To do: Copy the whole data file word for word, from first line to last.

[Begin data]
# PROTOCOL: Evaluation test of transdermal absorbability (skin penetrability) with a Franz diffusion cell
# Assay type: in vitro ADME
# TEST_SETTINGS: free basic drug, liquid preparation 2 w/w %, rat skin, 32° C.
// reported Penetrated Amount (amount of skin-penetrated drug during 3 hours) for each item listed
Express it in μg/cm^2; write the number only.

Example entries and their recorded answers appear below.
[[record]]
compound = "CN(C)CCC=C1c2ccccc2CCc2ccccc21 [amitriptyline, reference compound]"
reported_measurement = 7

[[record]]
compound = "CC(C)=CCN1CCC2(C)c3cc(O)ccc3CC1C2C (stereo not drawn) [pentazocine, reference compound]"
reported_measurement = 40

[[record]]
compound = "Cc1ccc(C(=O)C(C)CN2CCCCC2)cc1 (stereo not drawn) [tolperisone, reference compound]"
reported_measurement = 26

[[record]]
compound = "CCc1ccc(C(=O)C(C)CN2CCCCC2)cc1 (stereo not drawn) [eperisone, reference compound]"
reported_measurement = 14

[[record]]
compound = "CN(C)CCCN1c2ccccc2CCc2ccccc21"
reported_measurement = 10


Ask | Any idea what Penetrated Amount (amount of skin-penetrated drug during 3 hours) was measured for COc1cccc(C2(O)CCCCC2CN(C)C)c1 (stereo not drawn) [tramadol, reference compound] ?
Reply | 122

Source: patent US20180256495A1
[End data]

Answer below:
# PROTOCOL: Evaluation test of transdermal absorbability (skin penetrability) with a Franz diffusion cell
# Assay type: in vitro ADME
# TEST_SETTINGS: free basic drug, liquid preparation 2 w/w %, rat skin, 32° C.
// reported Penetrated Amount (amount of skin-penetrated drug during 3 hours) for each item listed
Express it in μg/cm^2; write the number only.

Example entries and their recorded answers appear below.
[[record]]
compound = "CN(C)CCC=C1c2ccccc2CCc2ccccc21 [amitriptyline, reference compound]"
reported_measurement = 7

[[record]]
compound = "CC(C)=CCN1CCC2(C)c3cc(O)ccc3CC1C2C (stereo not drawn) [pentazocine, reference compound]"
reported_measurement = 40

[[record]]
compound = "Cc1ccc(C(=O)C(C)CN2CCCCC2)cc1 (stereo not drawn) [tolperisone, reference compound]"
reported_measurement = 26

[[record]]
compound = "CCc1ccc(C(=O)C(C)CN2CCCCC2)cc1 (stereo not drawn) [eperisone, reference compound]"
reported_measurement = 14

[[record]]
compound = "CN(C)CCCN1c2ccccc2CCc2ccccc21"
reported_measurement = 10


Ask | Any idea what Penetrated Amount (amount of skin-penetrated drug during 3 hours) was measured for COc1cccc(C2(O)CCCCC2CN(C)C)c1 (stereo not drawn) [tramadol, reference compound] ?
Reply | 122

Source: patent US20180256495A1